Church Advocates on the Alert As Transition Begins in Washington

U.S. House Speaker Paul Ryan, R-Wis., shows Melania Trump and U.S. President-elect Donald Trump the Mall from his balcony on Capitol Hill in Washington Nov. 10. (CNS photo/Joshua Roberts, Reuters)

“Two priorities that we have are unity and governance,” said Jonathan Reyes, executive director of the U.S. Catholic bishops’ Department of Justice, Peace and Human Development. “So this divisive election—we somehow have to get to the other side. That will not be easy, but it’s essential to governance.”

Healing and unity must be achieved among elected officials as well as voters, he added.

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Brian Corbin, executive vice president of membership services at Catholic Charities USA, echoed Mr. Reyes. “As we’ve done for 100 years or more, Catholic Charities will continue to work in a bipartisan and bicameral fashion with the House and the Senate and the administration,” Mr. Corbin said hours after Mr. Trump’s win was confirmed. “Helping families and persons who are poor is a nonpartisan issue. Everyone should have a stake in it.”

Officials who work on legislative issues for Catholic Relief Services are looking to learn more about the future Trump administration’s positions on a variety of fronts. Bill O’Keefe, vice president for government relations and advocacy at C.R.S., said the agency has closely worked with congressional Republicans and Democrats on foreign assistance bills funding H.I.V./AIDS treatment, human trafficking and hunger. Mr. O’Keefe said he hopes those good relations will carry over to the Trump administration, especially when it comes to the effects of climate change on poor farming communities and the need to assist refugees from the world’s war zones.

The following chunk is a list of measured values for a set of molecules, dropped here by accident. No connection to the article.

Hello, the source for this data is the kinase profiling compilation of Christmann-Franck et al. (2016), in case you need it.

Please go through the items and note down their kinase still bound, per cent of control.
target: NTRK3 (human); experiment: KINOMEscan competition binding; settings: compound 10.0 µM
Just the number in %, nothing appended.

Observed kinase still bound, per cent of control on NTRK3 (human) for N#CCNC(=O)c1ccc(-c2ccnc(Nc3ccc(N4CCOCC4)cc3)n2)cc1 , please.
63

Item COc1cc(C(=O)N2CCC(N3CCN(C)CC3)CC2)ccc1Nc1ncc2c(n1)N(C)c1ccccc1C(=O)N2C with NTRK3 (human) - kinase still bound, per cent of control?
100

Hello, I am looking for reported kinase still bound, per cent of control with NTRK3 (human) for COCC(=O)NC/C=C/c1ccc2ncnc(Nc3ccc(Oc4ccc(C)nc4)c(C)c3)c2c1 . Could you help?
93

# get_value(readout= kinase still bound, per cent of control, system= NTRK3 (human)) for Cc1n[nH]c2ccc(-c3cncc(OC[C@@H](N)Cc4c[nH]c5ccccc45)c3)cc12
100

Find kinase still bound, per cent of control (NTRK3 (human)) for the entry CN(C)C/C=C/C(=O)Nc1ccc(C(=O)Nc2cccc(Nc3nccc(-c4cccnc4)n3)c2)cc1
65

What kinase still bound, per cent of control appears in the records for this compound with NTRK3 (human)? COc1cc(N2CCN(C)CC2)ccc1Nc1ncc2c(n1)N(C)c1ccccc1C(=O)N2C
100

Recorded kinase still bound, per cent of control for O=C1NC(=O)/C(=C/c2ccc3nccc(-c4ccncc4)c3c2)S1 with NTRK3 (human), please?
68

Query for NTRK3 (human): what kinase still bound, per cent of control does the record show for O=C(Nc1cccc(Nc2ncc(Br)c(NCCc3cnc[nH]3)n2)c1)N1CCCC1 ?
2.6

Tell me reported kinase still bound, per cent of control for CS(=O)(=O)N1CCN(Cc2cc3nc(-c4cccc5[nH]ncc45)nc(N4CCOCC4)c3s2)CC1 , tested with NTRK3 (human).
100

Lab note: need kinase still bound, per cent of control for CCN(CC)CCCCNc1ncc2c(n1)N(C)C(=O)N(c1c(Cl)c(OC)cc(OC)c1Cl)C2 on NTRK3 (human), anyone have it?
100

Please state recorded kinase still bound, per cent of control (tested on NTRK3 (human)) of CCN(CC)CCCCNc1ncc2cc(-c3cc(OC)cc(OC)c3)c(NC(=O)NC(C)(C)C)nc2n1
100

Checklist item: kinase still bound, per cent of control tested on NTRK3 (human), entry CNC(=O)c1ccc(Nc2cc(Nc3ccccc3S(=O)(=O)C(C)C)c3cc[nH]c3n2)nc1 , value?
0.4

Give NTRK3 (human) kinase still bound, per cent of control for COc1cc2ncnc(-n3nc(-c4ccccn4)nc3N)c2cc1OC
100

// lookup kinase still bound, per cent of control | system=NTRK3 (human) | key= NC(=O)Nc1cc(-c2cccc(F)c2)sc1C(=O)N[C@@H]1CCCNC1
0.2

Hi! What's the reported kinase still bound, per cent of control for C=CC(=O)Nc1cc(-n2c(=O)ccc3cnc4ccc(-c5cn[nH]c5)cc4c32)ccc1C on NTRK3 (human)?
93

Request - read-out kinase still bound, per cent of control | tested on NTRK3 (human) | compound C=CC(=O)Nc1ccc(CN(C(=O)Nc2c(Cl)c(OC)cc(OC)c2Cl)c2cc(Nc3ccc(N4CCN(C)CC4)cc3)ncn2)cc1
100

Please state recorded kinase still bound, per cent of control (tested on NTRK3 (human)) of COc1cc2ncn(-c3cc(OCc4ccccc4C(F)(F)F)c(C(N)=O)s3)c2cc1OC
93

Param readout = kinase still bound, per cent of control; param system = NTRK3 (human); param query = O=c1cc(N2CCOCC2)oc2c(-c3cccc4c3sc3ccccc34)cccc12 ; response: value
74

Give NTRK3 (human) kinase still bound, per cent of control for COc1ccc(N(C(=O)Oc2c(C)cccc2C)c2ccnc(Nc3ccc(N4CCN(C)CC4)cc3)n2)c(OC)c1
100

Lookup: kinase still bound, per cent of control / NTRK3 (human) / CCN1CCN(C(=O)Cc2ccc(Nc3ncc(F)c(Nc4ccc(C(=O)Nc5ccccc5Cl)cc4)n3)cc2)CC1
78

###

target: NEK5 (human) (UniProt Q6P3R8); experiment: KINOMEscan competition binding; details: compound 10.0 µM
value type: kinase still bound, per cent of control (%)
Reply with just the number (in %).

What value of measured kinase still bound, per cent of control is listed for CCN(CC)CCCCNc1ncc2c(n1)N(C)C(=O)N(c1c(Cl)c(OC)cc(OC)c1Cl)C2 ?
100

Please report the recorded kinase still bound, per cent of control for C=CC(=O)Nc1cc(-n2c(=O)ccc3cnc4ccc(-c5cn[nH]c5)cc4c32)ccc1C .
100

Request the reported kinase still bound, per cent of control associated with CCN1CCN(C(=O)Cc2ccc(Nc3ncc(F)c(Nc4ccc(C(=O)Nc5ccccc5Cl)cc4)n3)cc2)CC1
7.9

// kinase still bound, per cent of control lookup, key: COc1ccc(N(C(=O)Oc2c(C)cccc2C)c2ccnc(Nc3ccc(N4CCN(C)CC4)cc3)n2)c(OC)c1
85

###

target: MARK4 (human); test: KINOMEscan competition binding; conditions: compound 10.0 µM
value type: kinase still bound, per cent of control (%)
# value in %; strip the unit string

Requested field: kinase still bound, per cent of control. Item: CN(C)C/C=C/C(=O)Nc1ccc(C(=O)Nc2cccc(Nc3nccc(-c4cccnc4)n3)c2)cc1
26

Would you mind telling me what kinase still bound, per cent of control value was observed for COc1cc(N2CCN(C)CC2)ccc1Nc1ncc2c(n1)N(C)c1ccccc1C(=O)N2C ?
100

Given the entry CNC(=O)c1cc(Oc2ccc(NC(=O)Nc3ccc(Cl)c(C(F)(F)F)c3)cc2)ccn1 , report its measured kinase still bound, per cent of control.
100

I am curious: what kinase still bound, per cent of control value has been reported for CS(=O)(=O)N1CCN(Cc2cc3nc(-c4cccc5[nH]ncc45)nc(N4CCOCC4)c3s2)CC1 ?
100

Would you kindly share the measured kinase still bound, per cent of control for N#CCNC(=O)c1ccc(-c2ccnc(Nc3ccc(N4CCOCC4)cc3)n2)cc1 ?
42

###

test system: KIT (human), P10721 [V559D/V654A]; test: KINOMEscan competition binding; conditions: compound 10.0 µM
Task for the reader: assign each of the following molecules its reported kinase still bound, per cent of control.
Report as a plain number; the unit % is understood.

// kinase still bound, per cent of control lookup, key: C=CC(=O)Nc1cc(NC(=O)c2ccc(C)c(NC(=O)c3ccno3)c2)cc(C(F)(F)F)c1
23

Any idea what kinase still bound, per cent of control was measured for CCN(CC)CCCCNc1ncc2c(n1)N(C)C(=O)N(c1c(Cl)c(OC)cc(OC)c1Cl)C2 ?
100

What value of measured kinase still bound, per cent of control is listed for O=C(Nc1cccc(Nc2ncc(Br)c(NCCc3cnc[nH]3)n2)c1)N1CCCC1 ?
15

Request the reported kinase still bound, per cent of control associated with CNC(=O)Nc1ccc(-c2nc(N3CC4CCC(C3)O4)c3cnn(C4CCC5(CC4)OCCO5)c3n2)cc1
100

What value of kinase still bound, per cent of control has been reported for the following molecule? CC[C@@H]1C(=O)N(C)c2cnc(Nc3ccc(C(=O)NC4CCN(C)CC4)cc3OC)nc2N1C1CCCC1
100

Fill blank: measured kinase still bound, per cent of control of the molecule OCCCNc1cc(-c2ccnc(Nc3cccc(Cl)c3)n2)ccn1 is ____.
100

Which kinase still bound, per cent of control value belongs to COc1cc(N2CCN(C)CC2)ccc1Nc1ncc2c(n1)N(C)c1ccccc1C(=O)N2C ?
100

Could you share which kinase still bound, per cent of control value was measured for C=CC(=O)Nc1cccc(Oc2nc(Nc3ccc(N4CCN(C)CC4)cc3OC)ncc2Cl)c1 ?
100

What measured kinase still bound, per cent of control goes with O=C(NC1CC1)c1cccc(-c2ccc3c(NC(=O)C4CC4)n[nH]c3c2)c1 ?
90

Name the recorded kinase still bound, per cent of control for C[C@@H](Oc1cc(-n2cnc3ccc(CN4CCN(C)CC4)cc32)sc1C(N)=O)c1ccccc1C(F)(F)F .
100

“The incoming administration does not have a clear record on many of these issues, and we do look forward to contributing our Catholic experience and our approaches as they form their plans and policies,” Mr. O’Keefe said. “We will be seeking meetings with the [Trump] transition team with the objective of sharing our experience and helping them see the importance of the really wonderful bipartisan efforts to help the poor around the world.”

Two other advocates said the anger that many voters have felt will not be easy for the country to overcome. Eric LeCompte, a Catholic who is executive director of Jubilee USA, and Sister Simone Campbell, executive director of Network, would like to see the new Congress and the incoming administration go to the people who have felt neglected by the country’s policies on jobs and trade especially.

“Part of what this election shows is there is deep suffering in the country and there are so many people left out by the political system and the economic system,” Mr. LeCompte said.

Sister Campbell said the anger that fueled the Trump victory “is based on the result of failed economic policies” since the 1980s. “It has left a swath of our nation struggling,” she said.

Mr. LeCompte hopes that the practices of predatory hedge funds, trade agreements that fail to consider the needs of workers and corporate tax avoidance that his agency has addressed with Congress and past White House administrations will resonate with Trump’s staff. “We expect all of our issues we work on in terms of how the global economic system works [will receive] a welcome from the White House,” LeCompte said.

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